December 17th; Animated drink with Tim - I talk a bit too much. + Dancing with the stylish Kerry & the delightfully dizzy Rita late in some cellar. {Hello Eszter!} Usual Budapest party: dumpy bar hideously full of cigarette smoke, yet, oddly, packed with alluring women.

December 16th; Tea at Carolyn & Gabor's flat. Finished article for Mini.
December 15th; After seeing Ari's flat and meeting Politics Judit & art expert Eva, later to a gallery with Robin to see show about angels with two paintings by Sasha. We meet Sergii and Svetla, while I get rather silly on sweet champagne.

December 14th; Big-Client Architect Norman Foster thrills France, of course.
December 13th; Futures & options for starving people?

December 12th; Letty's homework: ancient India.
December 11th; Robin fixes first photograms.

December 10th; Writers' Group last night at Erik's, where we find writing one-line gags is really quite hard.
Today, a 3-foot-high glowing Santa Claus is plugged in at our end of the office corridor.
December 9th; So it's true. Left-handers are sinister, after all. Bastards.

December 8th; Part-way through lesson with Dusan all the school's lights go out, as a school play starts downstairs. But Marion's computer still works, so he and I finish the tutorial by the light of the glowing grey oblong of my weblog.
Later Robin & I have sausages at Sasha's. Sasha has a couple of exciting new paintings I hadn't seen.
December 7th; On morning 7 bus across Danube a very sleek Cuban girl loaded down with brand-name shopping bags sidles up to me in a thrillingly brazen manner and we have a natter in very basic English until she reaches the Gellert. After lesson with Judit in afternoon about Islamic terrorism, proceed to ELTE, where I give a perhaps rather confusing talk on India. Promised links as follows: 1 2 3 4 5 6 7 8 9 10 11 12 13 14 15 16 17 18 19 20 +... Then later with Esther to Mr Carlson's business event, getting fairly squiffy and chancing on Erik. Esther shows me a photograph of a friend named (oh yes) Yaffa Truelove.

December 6th; Istvan, Jeremy & Robin at the Central Cafe. Jeremy oddly vocal about "shaven-headed, gold-chain-wearing Audi-8 drivers". A type, apparently.
December 5th; Georgina makes fabulous carrot cake, gives me recipe. Chilly fog closes in on Robin's studio. We drive Letty to the convent school in Kecskemet at dusk.

December 4th; Robin's new dog Lupi really is a bit loopy.
December 3rd; Crowded but inspiring train journey into the countryside. Seemed to be able to think clearly, despite lots of distractions. A lad next to me sat with a girl talking to him quite quietly, but nonstop, for at least an hour. He said less than fifty words, she well over a thousand, but they looked quite in love with each other.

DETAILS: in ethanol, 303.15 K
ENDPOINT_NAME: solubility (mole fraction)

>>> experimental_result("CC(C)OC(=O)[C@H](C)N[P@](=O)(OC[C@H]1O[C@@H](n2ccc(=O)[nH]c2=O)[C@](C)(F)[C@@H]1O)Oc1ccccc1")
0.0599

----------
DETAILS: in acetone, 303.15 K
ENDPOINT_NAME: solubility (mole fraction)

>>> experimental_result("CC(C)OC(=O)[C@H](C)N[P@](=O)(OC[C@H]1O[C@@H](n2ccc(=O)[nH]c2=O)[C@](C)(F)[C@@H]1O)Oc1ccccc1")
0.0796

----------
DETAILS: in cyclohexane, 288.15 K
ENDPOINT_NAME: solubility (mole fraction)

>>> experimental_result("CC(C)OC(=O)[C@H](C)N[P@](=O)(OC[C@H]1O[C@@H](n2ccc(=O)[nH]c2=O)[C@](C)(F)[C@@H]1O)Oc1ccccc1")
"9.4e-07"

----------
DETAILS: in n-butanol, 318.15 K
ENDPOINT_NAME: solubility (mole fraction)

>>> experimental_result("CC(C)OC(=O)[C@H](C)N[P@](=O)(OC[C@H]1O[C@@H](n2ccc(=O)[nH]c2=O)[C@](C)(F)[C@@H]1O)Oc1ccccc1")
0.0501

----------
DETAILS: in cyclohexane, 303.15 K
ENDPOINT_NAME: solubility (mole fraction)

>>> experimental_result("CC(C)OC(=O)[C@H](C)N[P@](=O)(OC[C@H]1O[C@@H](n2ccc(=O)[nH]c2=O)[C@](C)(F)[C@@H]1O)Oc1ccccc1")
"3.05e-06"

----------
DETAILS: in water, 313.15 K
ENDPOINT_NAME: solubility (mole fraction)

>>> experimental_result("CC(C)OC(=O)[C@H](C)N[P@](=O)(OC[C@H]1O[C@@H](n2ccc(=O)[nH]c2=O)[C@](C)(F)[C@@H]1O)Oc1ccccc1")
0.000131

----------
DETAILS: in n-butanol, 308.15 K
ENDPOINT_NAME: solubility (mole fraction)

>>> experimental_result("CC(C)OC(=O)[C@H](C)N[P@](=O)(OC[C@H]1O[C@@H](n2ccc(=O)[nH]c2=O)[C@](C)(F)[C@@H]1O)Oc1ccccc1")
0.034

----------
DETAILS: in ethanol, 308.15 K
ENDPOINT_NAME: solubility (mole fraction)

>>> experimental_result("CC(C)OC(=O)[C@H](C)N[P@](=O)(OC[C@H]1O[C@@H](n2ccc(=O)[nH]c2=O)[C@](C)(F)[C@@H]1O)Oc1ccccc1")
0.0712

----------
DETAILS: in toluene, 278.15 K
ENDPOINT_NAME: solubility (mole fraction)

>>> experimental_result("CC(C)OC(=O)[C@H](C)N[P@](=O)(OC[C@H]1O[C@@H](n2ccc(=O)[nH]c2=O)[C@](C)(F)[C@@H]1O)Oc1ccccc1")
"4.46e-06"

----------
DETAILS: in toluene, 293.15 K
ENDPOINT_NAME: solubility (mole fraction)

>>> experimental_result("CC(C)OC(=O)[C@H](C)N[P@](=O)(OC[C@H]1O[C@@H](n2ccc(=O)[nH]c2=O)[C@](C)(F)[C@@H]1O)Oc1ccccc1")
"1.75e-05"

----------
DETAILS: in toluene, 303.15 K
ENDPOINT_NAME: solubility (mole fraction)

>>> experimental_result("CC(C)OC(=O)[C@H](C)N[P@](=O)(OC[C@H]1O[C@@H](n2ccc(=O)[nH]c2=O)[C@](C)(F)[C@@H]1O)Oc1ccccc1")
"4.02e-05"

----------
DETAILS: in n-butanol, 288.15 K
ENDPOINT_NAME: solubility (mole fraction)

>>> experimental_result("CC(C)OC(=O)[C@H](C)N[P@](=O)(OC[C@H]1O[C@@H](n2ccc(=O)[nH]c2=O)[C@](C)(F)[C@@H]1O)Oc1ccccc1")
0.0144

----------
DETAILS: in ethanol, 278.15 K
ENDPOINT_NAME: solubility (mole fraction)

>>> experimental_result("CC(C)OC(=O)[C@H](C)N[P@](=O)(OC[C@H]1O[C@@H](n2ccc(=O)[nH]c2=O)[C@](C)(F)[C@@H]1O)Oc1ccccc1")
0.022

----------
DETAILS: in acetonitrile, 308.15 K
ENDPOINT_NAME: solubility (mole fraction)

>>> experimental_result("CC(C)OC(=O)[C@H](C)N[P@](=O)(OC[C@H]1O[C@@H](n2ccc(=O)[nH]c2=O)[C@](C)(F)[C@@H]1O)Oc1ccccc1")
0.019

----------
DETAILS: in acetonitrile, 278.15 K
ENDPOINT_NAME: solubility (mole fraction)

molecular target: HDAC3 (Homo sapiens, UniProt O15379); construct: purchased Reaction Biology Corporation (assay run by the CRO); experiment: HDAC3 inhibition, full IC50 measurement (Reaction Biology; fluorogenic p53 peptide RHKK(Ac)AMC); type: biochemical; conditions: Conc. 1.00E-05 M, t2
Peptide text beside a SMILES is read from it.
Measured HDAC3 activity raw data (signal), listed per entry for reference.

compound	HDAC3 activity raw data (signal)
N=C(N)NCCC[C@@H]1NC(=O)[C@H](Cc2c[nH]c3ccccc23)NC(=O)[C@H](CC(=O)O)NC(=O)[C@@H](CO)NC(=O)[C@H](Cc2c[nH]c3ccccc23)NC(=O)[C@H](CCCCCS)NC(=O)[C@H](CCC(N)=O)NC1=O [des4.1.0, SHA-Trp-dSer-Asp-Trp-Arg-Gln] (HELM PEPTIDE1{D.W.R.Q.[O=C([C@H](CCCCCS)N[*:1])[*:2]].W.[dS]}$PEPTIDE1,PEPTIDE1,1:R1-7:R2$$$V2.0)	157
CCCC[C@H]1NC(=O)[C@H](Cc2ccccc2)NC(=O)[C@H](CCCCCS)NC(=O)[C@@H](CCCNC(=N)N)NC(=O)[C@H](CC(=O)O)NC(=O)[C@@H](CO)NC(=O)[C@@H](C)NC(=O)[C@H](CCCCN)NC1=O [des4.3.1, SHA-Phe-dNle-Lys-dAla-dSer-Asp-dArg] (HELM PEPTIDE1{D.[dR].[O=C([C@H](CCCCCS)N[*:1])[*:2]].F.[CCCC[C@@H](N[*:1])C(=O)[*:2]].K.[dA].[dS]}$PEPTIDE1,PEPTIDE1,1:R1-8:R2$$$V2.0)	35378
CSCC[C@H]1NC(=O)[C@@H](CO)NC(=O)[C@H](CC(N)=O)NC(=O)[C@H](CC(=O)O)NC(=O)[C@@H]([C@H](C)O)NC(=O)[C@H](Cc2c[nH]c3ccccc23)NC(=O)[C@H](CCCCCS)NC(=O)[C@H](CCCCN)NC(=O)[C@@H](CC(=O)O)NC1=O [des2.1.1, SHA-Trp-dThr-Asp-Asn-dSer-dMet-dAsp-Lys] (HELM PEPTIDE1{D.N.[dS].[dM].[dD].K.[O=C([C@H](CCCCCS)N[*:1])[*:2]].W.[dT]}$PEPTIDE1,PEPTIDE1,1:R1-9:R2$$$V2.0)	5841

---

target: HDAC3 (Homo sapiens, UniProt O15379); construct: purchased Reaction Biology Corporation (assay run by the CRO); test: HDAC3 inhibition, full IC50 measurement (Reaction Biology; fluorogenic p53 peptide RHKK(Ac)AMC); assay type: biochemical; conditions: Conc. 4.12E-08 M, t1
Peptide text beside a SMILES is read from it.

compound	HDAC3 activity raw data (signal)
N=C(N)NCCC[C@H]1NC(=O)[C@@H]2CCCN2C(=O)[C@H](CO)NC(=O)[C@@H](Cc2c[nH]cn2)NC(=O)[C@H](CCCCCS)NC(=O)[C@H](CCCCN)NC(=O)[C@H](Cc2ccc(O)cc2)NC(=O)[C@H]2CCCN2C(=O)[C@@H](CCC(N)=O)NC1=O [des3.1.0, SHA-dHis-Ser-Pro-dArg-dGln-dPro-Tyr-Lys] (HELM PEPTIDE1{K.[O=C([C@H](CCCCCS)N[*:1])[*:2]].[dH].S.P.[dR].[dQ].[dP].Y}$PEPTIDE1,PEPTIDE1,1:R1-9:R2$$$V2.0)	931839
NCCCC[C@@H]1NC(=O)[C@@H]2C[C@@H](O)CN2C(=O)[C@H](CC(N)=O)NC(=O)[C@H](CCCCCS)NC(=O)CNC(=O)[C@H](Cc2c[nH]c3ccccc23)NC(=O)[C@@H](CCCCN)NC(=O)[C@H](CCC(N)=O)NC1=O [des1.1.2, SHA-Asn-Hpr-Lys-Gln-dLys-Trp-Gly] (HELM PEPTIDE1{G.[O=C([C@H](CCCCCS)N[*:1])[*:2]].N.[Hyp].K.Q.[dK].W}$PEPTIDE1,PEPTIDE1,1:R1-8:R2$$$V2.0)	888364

Then Robin & I played pool in Lakitelek until midnight.

December 2nd; Mariann makes a fine soup at her flat, then we watch Peter Greenaway's '8 & 1/2 women' on DVD on a computer monitor with her flatmates, albeit in a choking haze of cigarette smoke. Like every other Greenaway film, a mixture of beautifully-framed, symmetrical long shots of grand-looking interiors, stiff-shirted men and women talking with bureaucratic woodenness about their complicated sexual desires, & rather bilious, overexcited use of colour. Creating a mood of pretentious, stagey decadence. Add a dash of cyberpunk fascination with Japanese junk culture [in this case, pachinko parlours], Derek Jarman-ish and Ken Russell-esque penchant for sex, religion & visual loopiness, and a trainspotterish interest in numbers and geometry, and you have a typical Greenaway casserole. The plot of 8 & 1/2 women: a man and his bereaved father fill his expensive Geneva home with a small harem of various women, and get bored. A depressingly English-Catholic feel. Men are made ridiculous and weak by their sexual desires, and it's in vain anyway since women always have the last laugh. Drab outlook, despite the rich colours.
An hour in Mariann's kitchen afterwards listening to a likeable but first-rank drug bore go on about his rather uneventful adventures on K, cocaine, MDMA, acid, etc suddenly helped me see why some men find drugs such a good niche. It offers a kind of experiential machismo for sensitive types: the male can both intrigue women with his keen interest in emotion & mood, yet at the same time show them he likes daring, rebellious adventure and is mysteriously experienced in the ways of the world. All without having to be physically hard.
December 1st; Miklos pops round for an Unicum.

Mark Griffith, site administrator / contact at otherlanguages.org